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Gleechi VirtualGrasp SDK Offers Dynamic Hand Interactions For VR Developers

Gleechi VirtualGrasp SDK Offers Dynamic Hand Interactions For VR Developers

Gleechi’s VirtualGrasp software development kit is now available through the company’s early access program, offering auto-generated and dynamic hand interactions and grasp positions for VR developers.

We first reported on Gleechi’s technology back in early 2020 when the company released footage of their VirtualGrasp SDK in action, which automates the programming of hand interactions in VR and allows for easy grasping and interaction with any 3D mesh object.

Two years on, the SDK is now available through Gleechi’s early access program, which you can apply for here. The SDK supports all major VR platforms, provided as a plug-in that can be integrated into existing applications, with support for Unity and Unreal, for both controller and hand tracking interactions.

Given the timing of release, you might ask what the difference is between Meta’s new interaction SDK and Gleechi’s VirtualGrasp SDK. The key difference is that Meta’s technology uses set positions for grasps and interactions – if you pick up an object, it can snap to pre-determined grasp positions that are manually assigned by the developer.

On the other hand (pun intended), the Gleechi SDK is designed as a dynamic system that can generate natural poses and interactions between hands and objects automatically, using the 3D mesh of the objects. This means there should be much less manual input and assignment needed from the developer, and allows for much more immersive interactions that can appear more natural than pre-set positions.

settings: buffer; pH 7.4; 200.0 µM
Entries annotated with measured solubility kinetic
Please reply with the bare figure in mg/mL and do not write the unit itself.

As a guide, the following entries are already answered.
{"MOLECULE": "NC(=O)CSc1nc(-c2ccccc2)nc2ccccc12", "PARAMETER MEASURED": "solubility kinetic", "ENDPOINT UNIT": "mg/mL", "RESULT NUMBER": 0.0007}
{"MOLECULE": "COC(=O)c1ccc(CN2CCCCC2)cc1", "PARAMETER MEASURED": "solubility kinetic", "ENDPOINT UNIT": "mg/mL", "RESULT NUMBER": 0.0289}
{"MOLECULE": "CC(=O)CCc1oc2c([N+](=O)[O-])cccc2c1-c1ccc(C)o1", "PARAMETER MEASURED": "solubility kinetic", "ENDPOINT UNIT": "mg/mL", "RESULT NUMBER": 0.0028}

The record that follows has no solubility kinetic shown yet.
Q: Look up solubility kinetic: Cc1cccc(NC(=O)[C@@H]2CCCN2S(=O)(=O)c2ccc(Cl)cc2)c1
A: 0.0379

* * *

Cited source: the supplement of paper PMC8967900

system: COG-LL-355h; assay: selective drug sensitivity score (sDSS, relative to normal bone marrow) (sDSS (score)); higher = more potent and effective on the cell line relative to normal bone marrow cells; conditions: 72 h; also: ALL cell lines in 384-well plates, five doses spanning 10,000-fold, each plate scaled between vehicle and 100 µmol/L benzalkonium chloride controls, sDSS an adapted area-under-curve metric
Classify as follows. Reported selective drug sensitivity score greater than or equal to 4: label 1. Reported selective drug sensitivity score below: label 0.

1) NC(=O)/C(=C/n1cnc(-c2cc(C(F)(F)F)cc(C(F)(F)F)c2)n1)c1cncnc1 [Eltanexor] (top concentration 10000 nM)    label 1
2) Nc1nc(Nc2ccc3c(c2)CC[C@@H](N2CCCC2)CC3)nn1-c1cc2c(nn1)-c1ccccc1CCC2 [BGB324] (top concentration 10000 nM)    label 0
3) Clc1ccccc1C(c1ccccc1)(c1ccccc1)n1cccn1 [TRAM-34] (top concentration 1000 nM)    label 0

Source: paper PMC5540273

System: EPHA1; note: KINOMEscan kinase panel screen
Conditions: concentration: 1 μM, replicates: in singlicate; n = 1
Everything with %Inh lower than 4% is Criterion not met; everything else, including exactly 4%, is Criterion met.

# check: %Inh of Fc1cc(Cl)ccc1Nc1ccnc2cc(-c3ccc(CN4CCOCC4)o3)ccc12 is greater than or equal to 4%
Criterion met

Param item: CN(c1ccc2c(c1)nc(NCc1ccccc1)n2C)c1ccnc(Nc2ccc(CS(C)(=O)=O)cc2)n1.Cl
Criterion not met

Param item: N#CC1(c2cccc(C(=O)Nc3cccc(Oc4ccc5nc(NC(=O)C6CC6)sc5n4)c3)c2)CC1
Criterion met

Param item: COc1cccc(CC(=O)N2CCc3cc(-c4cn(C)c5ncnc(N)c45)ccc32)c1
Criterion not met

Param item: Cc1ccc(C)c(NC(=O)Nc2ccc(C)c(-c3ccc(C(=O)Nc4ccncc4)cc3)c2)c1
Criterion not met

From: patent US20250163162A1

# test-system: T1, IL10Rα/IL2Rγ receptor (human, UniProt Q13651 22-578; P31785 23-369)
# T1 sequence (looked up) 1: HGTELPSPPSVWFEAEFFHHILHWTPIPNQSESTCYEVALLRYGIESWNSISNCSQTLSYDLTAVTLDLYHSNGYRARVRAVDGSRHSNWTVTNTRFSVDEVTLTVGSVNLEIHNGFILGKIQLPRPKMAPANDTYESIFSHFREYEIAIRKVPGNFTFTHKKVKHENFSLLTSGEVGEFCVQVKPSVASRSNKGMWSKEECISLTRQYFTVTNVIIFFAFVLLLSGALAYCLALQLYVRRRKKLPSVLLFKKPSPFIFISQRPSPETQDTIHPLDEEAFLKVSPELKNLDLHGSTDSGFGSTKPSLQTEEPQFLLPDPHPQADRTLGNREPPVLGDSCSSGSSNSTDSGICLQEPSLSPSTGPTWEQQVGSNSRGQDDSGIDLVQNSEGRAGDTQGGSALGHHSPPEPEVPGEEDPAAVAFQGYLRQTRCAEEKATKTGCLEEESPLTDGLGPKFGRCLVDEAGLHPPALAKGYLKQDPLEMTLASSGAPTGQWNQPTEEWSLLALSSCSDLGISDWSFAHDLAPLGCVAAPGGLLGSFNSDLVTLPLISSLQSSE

Gleechi VirtualGrasp

You can see an example of how the two SDKs differ in the graphic above, created with screenshots taken from a demonstration video provided by Gleechi. On the left, the interaction uses the Meta SDK – the mug therefore uses set positions and grab poses that are set manually by the developers. In this case, it’s set so the user will always grab the mug by the handle. Multiple grab poses are possible with the Meta SDK, but each has to be manually set up by the developer.

In the middle and the right, you can see how Gleechi’s SDK allows the user to dynamically grab the mug from any angle or position. A natural grab pose is applied to the object depending on the position of the hand, without the developer having to set up the poses manually. It is done automatically by the SDK, using the 3D mesh of the object.

Gleechi also noted that its SDK supports manual grasp positions as well. Developers can use the dynamic grasp system to find a position they’d like to set as a static grasp and then lock it in. For example, a developer could use VirtualGrasp’s dynamic system to pick the mug up from the top, as pictured above, and then set that as the preferred position for the object. The mug will then always snap to that pose when picked up, as opposed to dynamically from any position. This allows you to set static hand grip poses for some objects, while still using the automatic dynamic poses for others.

We were able to try a demo application using the Gleechi SDK on a Meta Quest headset and can confirm that the dynamic poses and interactions work as described and shown above. We were able to approach several objects from any angle or position and the SDK would apply an appropriate grasp position that felt and looked much more natural than most other interactions with pre-set poses and grasp positions.

If you’re interested in learning more, you can check out the VirtualGrasp site or head over to the Gleechi documentation page to learn more about the SDK’s capabilities.

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